Nutrition News - October 2018

Mandy Armentor, Trahan, Tammy D.

Health Awareness

October is

Walk to School Day 10th Handwashing Day 15th
Chocolate Day 28th
Oatmeal Day 29th
National School Lunch Week 15th-19th
Apple Month
Eat Better Together Month
Farm to School Month
Pasta Month
Vegetarian Awareness Month

What to plant nowjpg

Chew on This: Handwashing 101

“Wash your hands.” We hear it on the news, tell our kids to do so, and have seen it in restrooms in stores, schools, stores and public buildings.It is the best and most simple way to prevent any illness, getting sick and decreases the chances of food poisoning. We should wash our hands most importantly after using the restroom, but also:

  • Before, during and after preparing food and eating food
  • After changing a diaper
  • Before and after caring for a sick adult or child
  • After handling pets, playing or going outside, tending the garden and taking the trash out
  • After touching animals, animal feed and animal waste
  • After blowing your nose, sneezing or coughing
  • After handling raw meat, fish or poultry; or after handling raw eggs
  • Any time your hands have come in contact with or you touched something that could potentially make you sick

Remember, proper handwashing involves using soap and warm water and scrubbing your hands for 20 seconds. Rinse well with water and dry with a towel or paper towel.

Get Moving: Go Play, Your Way!

Adults should receive 30 to 60 minutes of aerobic exercise three to five days a week. What is aerobic exercise? Aerobic exercise is a heart raising repetitive exercise using large muscle groups for a sustained period. This amount of time could be broken down throughout the day in 5-10 minute bouts.Any exercise that achieves a higher heart rate is acceptable, such as walking, cycling, Zumba, swimming, jogging, or using an elliptical or stair climber machine. Adults should want to choose an exercise program that can be incorporated through their life-style and ability. According to the Dietary Guideline for Americans, the total amount of physical activity is more important than the intensity. Always speak to your doctor before beginning any type of exercise to ensure you are healthy enough,

Facts about Hand Hygiene (Provided by the CDC ):

Studies have shown that handwashing can prevent diseases including the flu, diarrhea, and respiratory infections.Germs are easily transferred from hands to surfaces. Washing hands with soap and water is the best way to reduce germs on hands. Alcohol based hand sanitizer that contains at least 60% alcohol can be used when soap and water are not available. Bacteria can live underneath the nails and nail bed, using a nation brush to clean those areas when washing your hands. Issued in furtherance of Cooperative Extension work, Acts of Congress of May 8 and June 30, 1914, in cooperation with the United States Department of Agriculture. The Louisiana Cooperative Extension Service provides equal opportunities in programs and employment.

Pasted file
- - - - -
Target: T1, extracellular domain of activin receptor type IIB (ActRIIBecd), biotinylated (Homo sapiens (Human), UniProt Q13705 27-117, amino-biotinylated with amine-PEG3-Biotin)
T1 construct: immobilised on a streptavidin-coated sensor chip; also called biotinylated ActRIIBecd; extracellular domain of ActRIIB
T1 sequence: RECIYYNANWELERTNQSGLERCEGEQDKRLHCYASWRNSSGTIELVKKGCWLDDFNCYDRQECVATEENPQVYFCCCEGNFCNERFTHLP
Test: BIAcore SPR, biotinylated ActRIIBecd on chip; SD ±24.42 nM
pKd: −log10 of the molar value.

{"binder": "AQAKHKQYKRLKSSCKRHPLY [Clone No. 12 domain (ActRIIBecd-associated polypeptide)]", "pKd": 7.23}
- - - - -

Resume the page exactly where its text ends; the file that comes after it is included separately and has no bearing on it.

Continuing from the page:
Get Growing: Stay active with a Fall Garden in Your Backyard!

Planting a garden is a great way to stay active during the fall and an even better way to get extra nutrients into meals once your vegetables are ready for picking! Starting and taking care of a garden requires plenty of physical activity, whether you build your own garden from scratch or simply transform a portion of your yard into a gardening space. Once your garden is ready to be harvested, everything you grow can be used in your meals and add necessary nutrients to your day. Vegetables grown in the fall are packed with vitamins A, B, C, and K and minerals that are important for the body such as Calcium, folate, potassium and iron!

Healthy Communities Showcase

Environmental (E) Three weeks of nutrition lessons were taught to 1,036 Assumption Parish Middle School students. There were 537 matched pre- and post tests collected. The results of this knowledge assessment indicate that the children increased knowledge by 18.4%.

To learn more about Healthy Communities in your parish, please contact your local extension office.

Stirring it Up: Rise and Shine Cobbler


  • Peachesjpg1 cup peaches, canned, drained and sliced
  • 1 cup pear halves, canned, drained and sliced
  • 6 prunes (pitted, each cut in half)
  • 1/4 teaspoon vanilla extract
  • 1 orange
  • 1 cup low-fat granola


1.In a microwave-safe bowl, mix peaches, pears, prunes and vanilla extract.

2.Rub an orange against a grater to remove 1 teaspoon of the orange peel.Then cut the orange in half and squeeze 1/4 cup orange juice.Add orange peel and juice to fruit mixture.Stir and top with granola.

3.Microwave on high for 5 minutes.Let stand for 2 minutes.

4.Spoon into bowls and serve warm.

Nutrition information for a 1 cup serving 290 Calories , Total Fat 1.5g, Saturated Fat 0 g, Cholesterol 0 mg, Sodium 65mg, Total Carbohydrate 68 g,Dietary Fiber 6 g, Total Sugars 39 g, Added Sugars included 0 g, Protein 4 g

Health Benefits of Peaches

  • Rich in antioxidants known to fight cancer
  • Contain 10% RDA for Vitamin C
  • Only 60 calories per one cup serving
  • Contain 7% RDA for Vitamin A
  • Can be used to make savory and sweet recipes
  • Has 2 grams of fiber per serving

SW Region Nutrition Agents: Robin Landry, FCS Regional Coordinator; Mandy Armentor, MS, RD, LDN; Shatonia McCarty, MS, RD, LDN; Becky Gautreaux, MA, RD, LDN; Tiffany Williams, MS, RD, LDN; Kylee Brown, Jessica Randazzo, Angell Jordan, Amanda Gibson

ATTENTION! It is the policy of the Louisiana Cooperative Extension Service that no person shall be subjected to discrimination on the grounds of race, color, national origin, gender, religion, age, or disability.

10/4/2018 7:09:27 PM
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